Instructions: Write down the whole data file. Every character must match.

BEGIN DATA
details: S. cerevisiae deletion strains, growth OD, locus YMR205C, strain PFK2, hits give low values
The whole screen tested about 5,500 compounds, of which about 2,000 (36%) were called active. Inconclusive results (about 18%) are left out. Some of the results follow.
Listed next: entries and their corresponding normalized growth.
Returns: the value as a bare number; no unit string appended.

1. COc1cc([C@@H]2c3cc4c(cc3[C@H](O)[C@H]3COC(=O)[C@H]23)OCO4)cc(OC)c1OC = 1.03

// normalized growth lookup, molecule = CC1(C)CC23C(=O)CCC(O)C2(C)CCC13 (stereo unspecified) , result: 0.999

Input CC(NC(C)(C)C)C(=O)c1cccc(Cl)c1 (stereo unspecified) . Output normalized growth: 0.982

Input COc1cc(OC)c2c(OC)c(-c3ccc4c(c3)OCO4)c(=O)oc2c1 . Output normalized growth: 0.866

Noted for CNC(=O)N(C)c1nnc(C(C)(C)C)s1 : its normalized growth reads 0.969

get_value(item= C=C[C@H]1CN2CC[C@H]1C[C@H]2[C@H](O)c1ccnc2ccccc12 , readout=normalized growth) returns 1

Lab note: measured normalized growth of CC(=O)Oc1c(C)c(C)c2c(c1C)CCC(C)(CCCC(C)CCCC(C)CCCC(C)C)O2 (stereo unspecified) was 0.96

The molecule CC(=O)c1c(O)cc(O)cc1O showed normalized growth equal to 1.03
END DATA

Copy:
details: S. cerevisiae deletion strains, growth OD, locus YMR205C, strain PFK2, hits give low values
The whole screen tested about 5,500 compounds, of which about 2,000 (36%) were called active. Inconclusive results (about 18%) are left out. Some of the results follow.
Listed next: entries and their corresponding normalized growth.
Returns: the value as a bare number; no unit string appended.

1. COc1cc([C@@H]2c3cc4c(cc3[C@H](O)[C@H]3COC(=O)[C@H]23)OCO4)cc(OC)c1OC = 1.03

// normalized growth lookup, molecule = CC1(C)CC23C(=O)CCC(O)C2(C)CCC13 (stereo unspecified) , result: 0.999

Input CC(NC(C)(C)C)C(=O)c1cccc(Cl)c1 (stereo unspecified) . Output normalized growth: 0.982

Input COc1cc(OC)c2c(OC)c(-c3ccc4c(c3)OCO4)c(=O)oc2c1 . Output normalized growth: 0.866

Noted for CNC(=O)N(C)c1nnc(C(C)(C)C)s1 : its normalized growth reads 0.969

get_value(item= C=C[C@H]1CN2CC[C@H]1C[C@H]2[C@H](O)c1ccnc2ccccc12 , readout=normalized growth) returns 1

Lab note: measured normalized growth of CC(=O)Oc1c(C)c(C)c2c(c1C)CCC(C)(CCCC(C)CCCC(C)CCCC(C)C)O2 (stereo unspecified) was 0.96

The molecule CC(=O)c1c(O)cc(O)cc1O showed normalized growth equal to 1.03